The University of Greenwich is working with Goldman Sachs and the mental health charity Mind to boost the health and wellbeing support it provides to students and staff. The university is one of ten institutes across the country who are part of a new £1.5 million partnership which has launched in London. The innovative scheme
The University of Greenwich is working with Goldman Sachs and the mental health charity Mind to boost the health and wellbeing support it provides to students and staff.
The university is one of ten institutes across the country who are part of a new £1.5 million partnership which has launched in London.
The innovative scheme called the Mentally Healthy Universities Programme will reach over 8,000 students and staff across all the universities involved in its first two years.
Providing support and specialist training, it will equip university communities with knowledge, skills and confidence to support their own mental health and that of others. It will include resilience training for students and workplace wellbeing workshops for final year students who are about to graduate.
Professor David Maguire, Vice-Chancellor of the University of Greenwich, said: “We’re really pleased to be part of this exciting new initiative and look forward to working with Mind and Goldman Sachs to support our university community.
“The mental health and wellbeing of our students and staff is already a priority for us in Greenwich. Providing further tools and knowledge to support their mental health and wellbeing will help to ensure they have the best possible university and work experience, and that our students are also equipped with vital skills for after they graduate.”
There is a growing recognition of the mental health challenges faced by the UK’s higher education sector. According to the Higher Education Statistics Agency the number of students who disclosed a mental health condition has almost doubled between 2012 and 2015 to nearly 45,000.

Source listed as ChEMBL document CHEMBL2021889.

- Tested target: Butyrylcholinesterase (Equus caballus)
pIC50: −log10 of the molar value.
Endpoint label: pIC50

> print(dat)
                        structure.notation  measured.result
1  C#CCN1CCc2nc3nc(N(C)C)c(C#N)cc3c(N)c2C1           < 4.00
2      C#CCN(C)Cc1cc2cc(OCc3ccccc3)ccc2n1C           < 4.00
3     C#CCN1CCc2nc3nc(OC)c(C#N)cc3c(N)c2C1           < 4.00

The University of Greenwich works closely with Greenwich Students’ Union to deliver a range of support to students, encompassing students’ physical and mental health as well as their financial circumstances and personal relationships.
The university has already signed up to the Big White Wall 24/7 support service and also delivers mental health first aid and awareness training to staff.
With a focus on students in their first and final years of study, the new programme with Mind will address transitional moments in students’ lives that can bring added challenges and pressures.
Richard Gnodde, CEO of Goldman Sachs International, said: “The transition through higher education and into the workforce is often a challenging and pressurised time in young people’s lives.
“The transition through higher education and into the workforce is often a challenging and pressurised time in young people’s lives”
“We believe employers have an important role to play in changing attitudes towards mental health through providing support, resources and open conversation around an often stigmatized subject. We look forward to supporting Mind and Universities across the UK in establishing this critical programme.”
Paul Farmer, Chief Executive of Mind, added: “We are really excited to be working with Goldman Sachs to better support thousands of university students and staff across England and Wales. This timely opportunity allows us to deliver a programme that responds to the needs of university communities, building on good practice within the sector, to ensure everyone with a mental health problem receives support and respect.”
The 10 participating universities, are:
Find out more about University of Greenwich’s Wellbeing Hub.